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How I went from school drop-out to successful business owner in 10 years

Despite "negativity and a lack of support", Alex Mayer overcame rejection to launch one of Surrey's biggest plumbing companies. He shares his story...

Name: Alex Mayer
Company: Boiler Servicing 24-7 (Julie Jane Ltd)
Company description: We provide plumbing and central heating solutions to Berkshire, Surrey and the surrounding areas and have become one of the biggest plumbing companies in Surrey and Berkshire.
Started in: 2013

Describe your start-up barrier:

At 17, I was a school drop-out with no qualifications against my name, and I was envious of my friends who were about to embark on their university journeys.

I was lost, confused and had a chip on my shoulder about life – losing my mum to cancer at 15 may have had a bigger effect on me than I first thought. Out of luck, I got an apprenticeship at 18 as a trainee plumber on £40 a day, and I worked as an apprentice for three years taking in everything I could.

I then subcontracted to different companies mainly whilst beginning to work evenings and weekends on my own. At 23, I decided I'd had enough of being associated with rubbish companies and had enough experience to go it alone.

I had to overcome a number of obstacles such as negativity, lack of support, lack of funding, and no work! The list goes on. My passion for wanting to be more than what I was kept pushing me to find a solution. Once I made my mind up that I was going to be successful, the rest began to fall into place.

It takes years to create something special and I still have a long way to go, but the rejections I face on a daily basis are just lessons that I need to learn in order to achieve my bigger goal. The persistence in never giving up is what every start-up founder needs at the core of their values.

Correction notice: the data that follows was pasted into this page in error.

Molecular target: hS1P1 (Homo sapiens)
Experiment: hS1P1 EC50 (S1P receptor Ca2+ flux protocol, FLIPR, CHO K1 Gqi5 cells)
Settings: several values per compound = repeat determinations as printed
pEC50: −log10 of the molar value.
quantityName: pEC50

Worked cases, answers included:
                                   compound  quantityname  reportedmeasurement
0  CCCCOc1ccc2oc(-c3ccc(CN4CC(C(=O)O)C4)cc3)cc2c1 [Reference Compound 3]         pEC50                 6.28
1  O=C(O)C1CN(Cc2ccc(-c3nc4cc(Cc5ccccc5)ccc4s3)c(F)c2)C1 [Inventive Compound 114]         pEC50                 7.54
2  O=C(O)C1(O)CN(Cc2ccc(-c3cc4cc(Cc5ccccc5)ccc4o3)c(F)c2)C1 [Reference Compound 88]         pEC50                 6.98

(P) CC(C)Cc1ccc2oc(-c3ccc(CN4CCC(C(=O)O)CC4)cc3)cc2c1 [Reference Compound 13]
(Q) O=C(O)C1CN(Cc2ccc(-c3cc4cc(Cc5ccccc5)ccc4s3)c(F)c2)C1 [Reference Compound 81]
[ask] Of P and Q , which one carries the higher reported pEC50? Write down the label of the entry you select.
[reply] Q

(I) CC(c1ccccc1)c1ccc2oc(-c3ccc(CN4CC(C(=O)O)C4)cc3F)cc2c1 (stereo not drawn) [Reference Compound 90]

What were the practical steps you took to ‘go it alone'?

When I first started out, I did all the work myself but as the business took off I took a risk and began employing staff to make my life easier – this is when the business really began to fly! I kept reinvesting the money I was earning back into the business to fund growth.

I then started to employ more engineers and, when I couldn’t handle organising them all myself, I employed an administrator to help me in the office.

Each step freed me up to search for more opportunities. It has taken me approximately three years to get the business to a place where it runs itself and I can work on it, not in it as such.

I have learnt that small businesses are the way forward. Customers want the personal touch that the ‘big boys' just don’t seem to understand anymore and employees love to be part of a growing business; a start-up!

I put my heart and soul into my business and my mum’s name above the door (Julie Jane Ltd) as a statement to say “We are good enough to have my Mum’s name above the door, we are good enough to look after your needs in your home”. That was a bold statement, and three years on I am so pleased I did it as everyday our reputation grows and it’s what will keep leading us forward.

What was the outcome?

The growth of the business has been, and is, a dream come true. Three years ago it was just me and my van now there’s a team of 10 of us with more on the way! We serve all of Berkshire & Surrey at a pace of around 100 jobs per week.

Business isn’t rocket science, it’s a very slow burner. What makes business fun is the people that you work alongside. Create a good environment to work in, inspire others to want to work hard and truthfully they will begin to do the hard work for you…

We lead with our reputation, that’s all I would ever recommend for someone to do – lead by example.

What three key questions should others ask themselves before starting a business from scratch?

  1. Do you love what you do and can you turn this into a viable business?
  2. How can you be better and different than your competitors?
  3. Are you prepared to stumble before you succeed?

What one piece of advice do you think budding entrepreneurs should take on board?

Set annual goals and aspire to achieve them, enjoy your downtime, and when it’s time to work push as hard as you can until you get there.

I have set lots of '12 month goals' thinking they would not be achievable in that frame of time but when I get there, I only ever look to revaluate and push on again.

Is there anything you would do differently?

I would have left school sooner!



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